When Bernie settled in Cherry Hill and decided to raise his family here, he did it the same way he does everything else: He put his heart and soul into it. And that meant rolling up his sleeves and really getting involved in the day-to-day life of the town. In the process, he came to know every neighborhood, every street, every byway, every civic and community group, every businessperson and literally thousands of ordinary residents. He knew them all on a first-name basis. And that's the way he conducted business.
And he was there -- always there -- when we needed him.
I'm proud to say that I've known Bernie Platt all of these years -- known him like so many others, simply as "Bernie" -- someone I could call upon; someone I could rely on; someone who would listen and do his best.
More than perhaps anyone else, I credit Bernie Platt with saving the west side of town -- Cherry Hill's gateway. Without the Cherry Hill Mall renaissance and the Garden State Park development Cherry Hill's front door (it's face to the world) may have perished and Cherry Hill as we have come to know it would be gone. Beyond that, Bernie helped to save aging developments, forestall blight and keep the town vibrant and alive. Bernie recognized that this also meant working with business leaders, bringing in both new businesses and the right businesses, limiting the size and cost of government and being efficient and innovative. He surrounded himself with a first rate staff and he kept in tune with changing times and changing developments.
Prior to his current term as Mayor, Bernie Platt served as Mayor of Cherry Hill Township from 1979 to 1980 as well as Deputy Mayor from 1976 to 1979 and Councilman from 1980 to 1985. He has served as a member of the Cherry Hill Township Site Plan and Review Board, the Economic Development Committee, Emergency Medical Services Chairman, and organizer of the Save A Life fund drive, which benefited the former Cherry Hill Ambulance Squad. Recently he served as a member of theCamden County Board of Chosen Freeholders, the governing body of Camden County, from 1996 to '98.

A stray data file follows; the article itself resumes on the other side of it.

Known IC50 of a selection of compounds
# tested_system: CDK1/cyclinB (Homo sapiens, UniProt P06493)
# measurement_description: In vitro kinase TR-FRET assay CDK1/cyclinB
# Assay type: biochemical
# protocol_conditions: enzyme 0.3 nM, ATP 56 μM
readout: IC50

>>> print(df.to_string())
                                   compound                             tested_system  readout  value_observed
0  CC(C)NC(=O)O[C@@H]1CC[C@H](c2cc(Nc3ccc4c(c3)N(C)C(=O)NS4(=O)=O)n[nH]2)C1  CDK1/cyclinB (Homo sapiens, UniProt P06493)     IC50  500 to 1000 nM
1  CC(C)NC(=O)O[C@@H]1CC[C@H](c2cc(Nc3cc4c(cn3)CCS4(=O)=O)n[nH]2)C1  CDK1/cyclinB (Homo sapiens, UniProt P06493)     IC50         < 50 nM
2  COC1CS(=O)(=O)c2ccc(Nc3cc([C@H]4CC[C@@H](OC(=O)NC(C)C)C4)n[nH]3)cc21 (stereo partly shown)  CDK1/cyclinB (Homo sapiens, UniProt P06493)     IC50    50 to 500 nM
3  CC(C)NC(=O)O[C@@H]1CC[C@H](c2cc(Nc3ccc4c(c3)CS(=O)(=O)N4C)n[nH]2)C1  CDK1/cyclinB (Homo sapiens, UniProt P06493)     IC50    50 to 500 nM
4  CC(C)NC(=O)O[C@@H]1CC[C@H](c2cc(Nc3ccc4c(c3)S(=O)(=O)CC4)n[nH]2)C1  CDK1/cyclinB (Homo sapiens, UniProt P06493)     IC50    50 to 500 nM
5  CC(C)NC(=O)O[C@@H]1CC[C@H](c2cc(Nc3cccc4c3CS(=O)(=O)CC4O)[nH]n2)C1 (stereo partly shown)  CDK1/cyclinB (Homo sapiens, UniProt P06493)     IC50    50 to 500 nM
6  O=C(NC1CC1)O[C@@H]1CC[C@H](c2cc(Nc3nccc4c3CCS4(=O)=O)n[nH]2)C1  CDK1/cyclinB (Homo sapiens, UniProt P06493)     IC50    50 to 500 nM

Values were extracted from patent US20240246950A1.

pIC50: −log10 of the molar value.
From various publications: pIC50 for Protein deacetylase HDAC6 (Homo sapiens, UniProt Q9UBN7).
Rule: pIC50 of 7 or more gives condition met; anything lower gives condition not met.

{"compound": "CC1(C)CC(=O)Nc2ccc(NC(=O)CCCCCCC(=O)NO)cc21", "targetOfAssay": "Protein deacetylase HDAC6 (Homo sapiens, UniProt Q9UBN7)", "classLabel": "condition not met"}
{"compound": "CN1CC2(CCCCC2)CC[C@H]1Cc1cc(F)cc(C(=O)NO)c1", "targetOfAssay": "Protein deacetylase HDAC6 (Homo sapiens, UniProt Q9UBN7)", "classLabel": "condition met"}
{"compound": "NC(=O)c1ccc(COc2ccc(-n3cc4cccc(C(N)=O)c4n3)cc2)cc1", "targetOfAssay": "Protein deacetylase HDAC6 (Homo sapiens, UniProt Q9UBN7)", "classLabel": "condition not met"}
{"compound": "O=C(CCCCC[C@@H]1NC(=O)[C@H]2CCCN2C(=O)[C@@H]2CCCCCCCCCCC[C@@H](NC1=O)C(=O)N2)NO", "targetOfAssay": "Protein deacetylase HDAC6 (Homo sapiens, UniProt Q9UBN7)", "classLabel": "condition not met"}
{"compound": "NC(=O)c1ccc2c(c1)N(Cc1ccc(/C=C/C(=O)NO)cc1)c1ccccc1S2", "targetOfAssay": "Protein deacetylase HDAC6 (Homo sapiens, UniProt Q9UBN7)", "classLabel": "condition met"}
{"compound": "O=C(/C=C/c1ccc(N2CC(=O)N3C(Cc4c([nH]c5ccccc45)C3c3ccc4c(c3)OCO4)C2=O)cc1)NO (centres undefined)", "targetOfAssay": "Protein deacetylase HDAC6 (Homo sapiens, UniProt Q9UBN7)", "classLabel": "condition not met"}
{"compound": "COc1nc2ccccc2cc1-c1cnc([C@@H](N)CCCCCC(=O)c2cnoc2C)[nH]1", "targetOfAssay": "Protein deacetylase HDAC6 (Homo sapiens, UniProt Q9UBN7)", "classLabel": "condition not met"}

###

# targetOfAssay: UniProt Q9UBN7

Bernie has a long record of service throughout the Southern New Jersey region. Through his leadership in a wide variety of organizations, Bernie has worked to enhance our region's quality of life. He has served as president of a number of civic, charitable and community organizations; the Downs Farm Civic Association, the Jewish Home in Cherry Hill, Jewish Family and Children's Services, the former West Jersey Arts Center, the Southern New Jersey Council of Jewish National Fund, the Southern New Jersey B'nai B'rith Housing Corporation, and Congregation BJ-BI (Merchantville).
He is a member of B'nai B'rith's Cherry Hill Lodge and Cherry Hill Lodge 966 of B'rith Shalom. A Mason, Bernie is a member of Mizpah-Haddon Heights Lodge #191 F. & A. M. His synagogue affiliations include Temple Beth Sholom, Congregation Sons of Israel, and Chabad Lubavitch in Cherry Hill.
Since 1977, Bernie and his wife Judy have been business owners in Cherry Hill. Platt Memorial Chapels, Inc is a family owned and operated full service funeral home. Bernie's professional affiliations include the West Jersey Funeral Directors Association and the New Jersey State Funeral Directors Association.
It's a well known fact that Bernie is most proud of his family. He has his priorities in order. He and Judy raised their four children in Cherry Hill: Alison, Harry (a committeeman and former mayor in neighboring Vorhees), Sheryl, and Rena. The Platts have eight grandchildren. Bernie and Harry were America's first father and son mayors to serve in adjoining towns, and their unique relationship was featured in People Magazine.
Though he could have easily been re-elected to another term, Bernie Platt chose not to run for re-election this year. He earned the right to turn the page and move on to other endeavors. And he does it with his head held high.
As the leader of our town, he will be missed.
But you can be sure his heart will always be with Cherry Hill.
To Bernie, Judy and the family, we say: "Mille Grazie!" for a job well done.